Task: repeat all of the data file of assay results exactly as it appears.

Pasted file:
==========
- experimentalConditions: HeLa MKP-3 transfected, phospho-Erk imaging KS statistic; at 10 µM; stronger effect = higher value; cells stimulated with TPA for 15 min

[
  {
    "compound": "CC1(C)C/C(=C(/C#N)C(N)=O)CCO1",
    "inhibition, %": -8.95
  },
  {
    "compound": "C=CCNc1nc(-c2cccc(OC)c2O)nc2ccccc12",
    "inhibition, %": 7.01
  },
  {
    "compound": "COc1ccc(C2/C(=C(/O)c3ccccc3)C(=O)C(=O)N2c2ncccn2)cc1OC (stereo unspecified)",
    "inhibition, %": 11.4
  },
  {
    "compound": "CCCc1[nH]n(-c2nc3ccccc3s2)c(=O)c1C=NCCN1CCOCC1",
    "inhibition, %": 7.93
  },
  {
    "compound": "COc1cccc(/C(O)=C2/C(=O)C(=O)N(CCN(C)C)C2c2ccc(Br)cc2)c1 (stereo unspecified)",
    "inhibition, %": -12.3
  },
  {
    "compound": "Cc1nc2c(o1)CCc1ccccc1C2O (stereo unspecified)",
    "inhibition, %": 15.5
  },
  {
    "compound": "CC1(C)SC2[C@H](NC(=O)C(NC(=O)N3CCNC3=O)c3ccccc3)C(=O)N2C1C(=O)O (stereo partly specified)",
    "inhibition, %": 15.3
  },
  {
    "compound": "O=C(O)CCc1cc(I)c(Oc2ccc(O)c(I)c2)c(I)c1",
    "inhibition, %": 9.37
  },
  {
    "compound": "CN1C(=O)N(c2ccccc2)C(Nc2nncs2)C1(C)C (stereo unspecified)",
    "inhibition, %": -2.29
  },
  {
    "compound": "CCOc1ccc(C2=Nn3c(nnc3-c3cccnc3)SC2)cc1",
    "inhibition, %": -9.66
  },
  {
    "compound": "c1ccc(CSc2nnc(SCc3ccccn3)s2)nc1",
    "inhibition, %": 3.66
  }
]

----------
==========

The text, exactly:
- experimentalConditions: HeLa MKP-3 transfected, phospho-Erk imaging KS statistic; at 10 µM; stronger effect = higher value; cells stimulated with TPA for 15 min

[
  {
    "compound": "CC1(C)C/C(=C(/C#N)C(N)=O)CCO1",
    "inhibition, %": -8.95
  },
  {
    "compound": "C=CCNc1nc(-c2cccc(OC)c2O)nc2ccccc12",
    "inhibition, %": 7.01
  },
  {
    "compound": "COc1ccc(C2/C(=C(/O)c3ccccc3)C(=O)C(=O)N2c2ncccn2)cc1OC (stereo unspecified)",
    "inhibition, %": 11.4
  },
  {
    "compound": "CCCc1[nH]n(-c2nc3ccccc3s2)c(=O)c1C=NCCN1CCOCC1",
    "inhibition, %": 7.93
  },
  {
    "compound": "COc1cccc(/C(O)=C2/C(=O)C(=O)N(CCN(C)C)C2c2ccc(Br)cc2)c1 (stereo unspecified)",
    "inhibition, %": -12.3
  },
  {
    "compound": "Cc1nc2c(o1)CCc1ccccc1C2O (stereo unspecified)",
    "inhibition, %": 15.5
  },
  {
    "compound": "CC1(C)SC2[C@H](NC(=O)C(NC(=O)N3CCNC3=O)c3ccccc3)C(=O)N2C1C(=O)O (stereo partly specified)",
    "inhibition, %": 15.3
  },
  {
    "compound": "O=C(O)CCc1cc(I)c(Oc2ccc(O)c(I)c2)c(I)c1",
    "inhibition, %": 9.37
  },
  {
    "compound": "CN1C(=O)N(c2ccccc2)C(Nc2nncs2)C1(C)C (stereo unspecified)",
    "inhibition, %": -2.29
  },
  {
    "compound": "CCOc1ccc(C2=Nn3c(nnc3-c3cccnc3)SC2)cc1",
    "inhibition, %": -9.66
  },
  {
    "compound": "c1ccc(CSc2nnc(SCc3ccccn3)s2)nc1",
    "inhibition, %": 3.66
  }
]

----------